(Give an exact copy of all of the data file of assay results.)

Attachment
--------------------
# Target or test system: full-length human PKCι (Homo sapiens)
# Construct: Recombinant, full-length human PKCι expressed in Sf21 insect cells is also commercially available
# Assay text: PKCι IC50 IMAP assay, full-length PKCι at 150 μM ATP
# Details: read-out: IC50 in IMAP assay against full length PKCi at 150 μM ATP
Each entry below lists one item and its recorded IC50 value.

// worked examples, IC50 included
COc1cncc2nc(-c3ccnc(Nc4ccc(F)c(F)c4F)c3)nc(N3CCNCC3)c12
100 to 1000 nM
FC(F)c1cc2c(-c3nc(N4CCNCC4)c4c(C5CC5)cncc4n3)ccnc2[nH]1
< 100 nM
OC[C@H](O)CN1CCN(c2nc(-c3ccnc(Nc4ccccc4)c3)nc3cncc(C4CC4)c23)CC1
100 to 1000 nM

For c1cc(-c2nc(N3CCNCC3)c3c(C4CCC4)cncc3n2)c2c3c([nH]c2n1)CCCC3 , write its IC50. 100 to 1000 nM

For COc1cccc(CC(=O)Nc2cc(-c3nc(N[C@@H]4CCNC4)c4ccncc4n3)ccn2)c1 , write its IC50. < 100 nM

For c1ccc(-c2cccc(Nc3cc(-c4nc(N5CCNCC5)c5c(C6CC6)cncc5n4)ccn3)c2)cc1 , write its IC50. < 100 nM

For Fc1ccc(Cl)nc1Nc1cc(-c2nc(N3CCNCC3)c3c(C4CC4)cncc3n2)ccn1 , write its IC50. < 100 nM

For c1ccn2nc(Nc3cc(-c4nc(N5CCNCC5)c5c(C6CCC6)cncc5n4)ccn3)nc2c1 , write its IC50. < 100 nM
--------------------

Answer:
# Target or test system: full-length human PKCι (Homo sapiens)
# Construct: Recombinant, full-length human PKCι expressed in Sf21 insect cells is also commercially available
# Assay text: PKCι IC50 IMAP assay, full-length PKCι at 150 μM ATP
# Details: read-out: IC50 in IMAP assay against full length PKCi at 150 μM ATP
Each entry below lists one item and its recorded IC50 value.

// worked examples, IC50 included
COc1cncc2nc(-c3ccnc(Nc4ccc(F)c(F)c4F)c3)nc(N3CCNCC3)c12
100 to 1000 nM
FC(F)c1cc2c(-c3nc(N4CCNCC4)c4c(C5CC5)cncc4n3)ccnc2[nH]1
< 100 nM
OC[C@H](O)CN1CCN(c2nc(-c3ccnc(Nc4ccccc4)c3)nc3cncc(C4CC4)c23)CC1
100 to 1000 nM

For c1cc(-c2nc(N3CCNCC3)c3c(C4CCC4)cncc3n2)c2c3c([nH]c2n1)CCCC3 , write its IC50. 100 to 1000 nM

For COc1cccc(CC(=O)Nc2cc(-c3nc(N[C@@H]4CCNC4)c4ccncc4n3)ccn2)c1 , write its IC50. < 100 nM

For c1ccc(-c2cccc(Nc3cc(-c4nc(N5CCNCC5)c5c(C6CC6)cncc5n4)ccn3)c2)cc1 , write its IC50. < 100 nM

For Fc1ccc(Cl)nc1Nc1cc(-c2nc(N3CCNCC3)c3c(C4CC4)cncc3n2)ccn1 , write its IC50. < 100 nM

For c1ccn2nc(Nc3cc(-c4nc(N5CCNCC5)c5c(C6CCC6)cncc5n4)ccn3)nc2c1 , write its IC50. < 100 nM